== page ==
From The Art and Popular Culture Encyclopedia
- The capital of Argentina.
Tango music was born in the suburbs of Buenos Aires, notably in the brothels of the Junín y Lavalle district and in the arrabales (poorer suburbs). Its sensual dance moves were not seen as respectable until adopted by the Parisian high society in the 1920s, and then all over the world. In Buenos Aires, tango-dancing schools (known as academias) were usually men-only establishments.
Tango consists of a variety of styles that developed in different regions and eras of Argentina and Uruguay as well as in other locations around the world. The dance developed in response to many cultural elements, such as the crowding of the venue and even the fashions in clothing. The styles are mostly danced in either open embrace, where lead and follow connect at arms length, or close embrace, where the lead and follow connect chest-to-chest.
Early tango was known as tango criollo, or simply tango. Today, there are many tango dance styles, including Argentine Tango, Uruguayan Tango, Ballroom tango (American and International styles), Finnish tango and vintage tangos.
Attempts at renovation took place during the second half of the 19th century and the beginning of the 20th, when European influences penetrated into the country, reflected by several buildings of Buenos Aires such as the Iglesia Santa Felicitam by Ernesto Bunge; the Palace of Justice, the National Congress, and the Teatro Colón, all of them by Vittorio Meano.
The simplicity of the Rioplatense baroque style can be clearly seen in Buenos Aires through the works of Italian architects such as André Blanqui and Antonio Masella, in the churches of San Ignacio, Nuestra Señora del Pilar, the Cathedral and the Cabildo.
The architecture of the second half of the 20th century continued to reproduce French neoclassic models, such as the headquarters of the Banco de la Nacion Argentina built by Alejandro Bustillo, and the Museo Hispanoamericano de Buenos Aires|Museo Hispanoamericano of Martín Noel. However, since the 1930s the influence of Le Corbusier and European rationalism consolidated in a group of young architects from the University of Tucumán, among whom Amancio Williams stands out. The construction of skyscrapers proliferated in Buenos Aires until the 1950s. Newer modern high-technology buildings by Argentine architects in the last years of the 20th century and the beginning of the 21st include the Le Parc Tower by Mario Álvarez, the Torre Fortabat by Sánchez Elía and the Repsol-YPF Tower by César Pelli.
It has a world-famous zoo and Botanical Garden, a large number of landscaped parks and squares, as well as churches and places of worship of many denominations, many of which are architecturally noteworthy. === Cinema === The cinema first appeared in Buenos Aires in 1896. The city has been the centre of the Argentine cinema industry in Argentina for over 100 years since French camera operator Eugene Py directed the pioneering film La Bandera Argentina in 1897. Since then, over 2000 films have been directed and produced within the city, many of them referring to the city in their titles, such as Buenos Aires Plateada, and Buenos Aires a la vista. The culture of tango music has been incorporated into many films produced in the city, especially since the 1930s. Many films have starred tango performers such as Hugo del Carril, Tita Merello, Carlos Gardel and Edmundo Rivero.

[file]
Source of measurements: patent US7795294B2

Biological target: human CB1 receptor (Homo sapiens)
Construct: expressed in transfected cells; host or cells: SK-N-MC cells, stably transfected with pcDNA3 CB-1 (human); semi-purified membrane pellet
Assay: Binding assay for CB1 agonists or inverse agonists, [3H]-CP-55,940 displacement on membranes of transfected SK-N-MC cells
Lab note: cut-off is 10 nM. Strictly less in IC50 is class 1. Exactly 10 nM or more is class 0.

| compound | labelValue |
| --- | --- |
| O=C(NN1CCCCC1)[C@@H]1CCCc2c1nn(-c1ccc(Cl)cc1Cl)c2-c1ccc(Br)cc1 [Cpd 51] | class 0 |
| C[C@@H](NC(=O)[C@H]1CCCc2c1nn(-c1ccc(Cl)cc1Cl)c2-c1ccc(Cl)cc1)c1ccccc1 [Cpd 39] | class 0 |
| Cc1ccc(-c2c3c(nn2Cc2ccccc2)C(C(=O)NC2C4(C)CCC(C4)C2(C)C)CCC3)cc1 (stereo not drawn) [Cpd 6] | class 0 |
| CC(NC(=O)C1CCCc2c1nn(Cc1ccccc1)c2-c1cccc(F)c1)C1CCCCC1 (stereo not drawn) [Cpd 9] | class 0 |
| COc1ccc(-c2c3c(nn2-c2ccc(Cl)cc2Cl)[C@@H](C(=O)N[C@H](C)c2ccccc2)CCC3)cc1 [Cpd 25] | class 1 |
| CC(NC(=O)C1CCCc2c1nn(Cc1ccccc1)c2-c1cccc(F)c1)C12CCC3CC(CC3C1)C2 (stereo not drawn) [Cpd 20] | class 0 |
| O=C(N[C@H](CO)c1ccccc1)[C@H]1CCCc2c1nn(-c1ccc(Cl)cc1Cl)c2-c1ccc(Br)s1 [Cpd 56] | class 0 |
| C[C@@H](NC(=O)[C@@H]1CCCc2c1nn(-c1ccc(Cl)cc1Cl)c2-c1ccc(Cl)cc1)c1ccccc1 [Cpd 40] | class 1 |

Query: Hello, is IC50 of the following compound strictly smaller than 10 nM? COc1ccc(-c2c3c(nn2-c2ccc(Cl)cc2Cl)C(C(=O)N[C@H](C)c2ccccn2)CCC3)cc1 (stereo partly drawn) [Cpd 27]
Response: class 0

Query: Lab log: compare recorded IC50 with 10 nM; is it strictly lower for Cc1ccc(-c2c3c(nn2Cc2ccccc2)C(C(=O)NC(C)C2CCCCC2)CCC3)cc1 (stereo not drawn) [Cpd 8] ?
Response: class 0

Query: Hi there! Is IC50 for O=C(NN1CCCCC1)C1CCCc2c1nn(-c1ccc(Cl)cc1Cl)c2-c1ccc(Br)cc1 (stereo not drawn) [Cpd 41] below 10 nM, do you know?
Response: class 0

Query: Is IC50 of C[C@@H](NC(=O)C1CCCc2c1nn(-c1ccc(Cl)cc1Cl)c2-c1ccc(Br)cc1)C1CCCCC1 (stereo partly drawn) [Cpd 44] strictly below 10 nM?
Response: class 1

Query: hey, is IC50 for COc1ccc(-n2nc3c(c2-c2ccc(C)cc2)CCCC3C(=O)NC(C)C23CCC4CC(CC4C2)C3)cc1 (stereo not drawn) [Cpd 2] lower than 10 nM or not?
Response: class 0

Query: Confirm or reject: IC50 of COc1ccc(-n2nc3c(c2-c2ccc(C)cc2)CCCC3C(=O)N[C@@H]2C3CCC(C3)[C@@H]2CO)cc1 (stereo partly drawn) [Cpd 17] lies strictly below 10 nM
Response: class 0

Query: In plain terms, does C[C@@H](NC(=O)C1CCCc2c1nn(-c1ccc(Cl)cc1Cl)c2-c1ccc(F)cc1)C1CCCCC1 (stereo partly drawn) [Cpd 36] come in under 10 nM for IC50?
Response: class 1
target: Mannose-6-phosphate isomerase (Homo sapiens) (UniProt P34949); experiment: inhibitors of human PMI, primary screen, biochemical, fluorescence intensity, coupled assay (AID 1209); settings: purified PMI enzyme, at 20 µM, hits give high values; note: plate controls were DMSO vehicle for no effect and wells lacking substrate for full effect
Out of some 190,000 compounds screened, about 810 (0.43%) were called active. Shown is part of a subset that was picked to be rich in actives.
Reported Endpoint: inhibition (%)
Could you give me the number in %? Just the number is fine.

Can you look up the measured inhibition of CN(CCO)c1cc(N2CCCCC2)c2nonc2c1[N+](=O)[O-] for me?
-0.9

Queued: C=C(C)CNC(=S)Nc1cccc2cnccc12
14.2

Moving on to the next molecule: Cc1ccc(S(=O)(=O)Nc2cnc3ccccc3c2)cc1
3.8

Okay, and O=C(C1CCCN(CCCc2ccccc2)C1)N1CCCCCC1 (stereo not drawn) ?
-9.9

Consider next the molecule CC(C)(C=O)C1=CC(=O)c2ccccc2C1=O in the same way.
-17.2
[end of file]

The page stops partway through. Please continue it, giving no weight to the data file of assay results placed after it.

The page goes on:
Known as Rioplatense Spanish, Buenos Aires' Spanish (and also in other cities like Rosario and Montevideo, Uruguay) is characterised by voseo, yeísmo and aspiration of s in various contexts. It is heavily influenced by the dialects of Spanish spoken in Andalusia and Murcia. A phonetic study conducted by the Laboratory for Sensory Investigations of CONICET and the University of Toronto showed that the porteño accent is closer to the Neapolitan dialect of Italian than any other spoken language.
In the early 20th century, Argentina absorbed millions of immigrants, many of them Italians, who spoke mostly in their local dialects (mainly Neapolitan, Sicilian and Genoan). Their adoption of Spanish was gradual, creating a pidgin of Italian dialects and Spanish that was called cocoliche. Its usage declined around the 1950s.
Many Spanish immigrants were from Galicia, to the extent that Spaniards are still generically referred to in Argentina as gallegos (Galicians). Galician language, cuisine and culture had a major presence in the city for most of the 20th century. In recent years, descendants of Galician immigrants have led a mini-boom in Celtic music (which also highlighted the Welsh traditions of Patagonia).
Yiddish was commonly heard in Buenos Aires, especially in the Balvanera garment district and in Villa Crespo until the 1960s. Korean and Chinese have become significant since the 1970s. Most of the newer immigrants learn Spanish quickly and assimilate into city life.
The Lunfardo argot originated within the prison population, and in time spread to all porteños. Lunfardo uses words from Italian dialects, from Brazilian Portuguese, from African and Caribbean languages and even from English. Lunfardo employs humorous tricks such as inverting the syllables within a word (vesre). Today, Lunfardo is mostly heard in tango lyrics; the slang of the younger generations has been evolving away from it.
See also: Belgranodeutsch.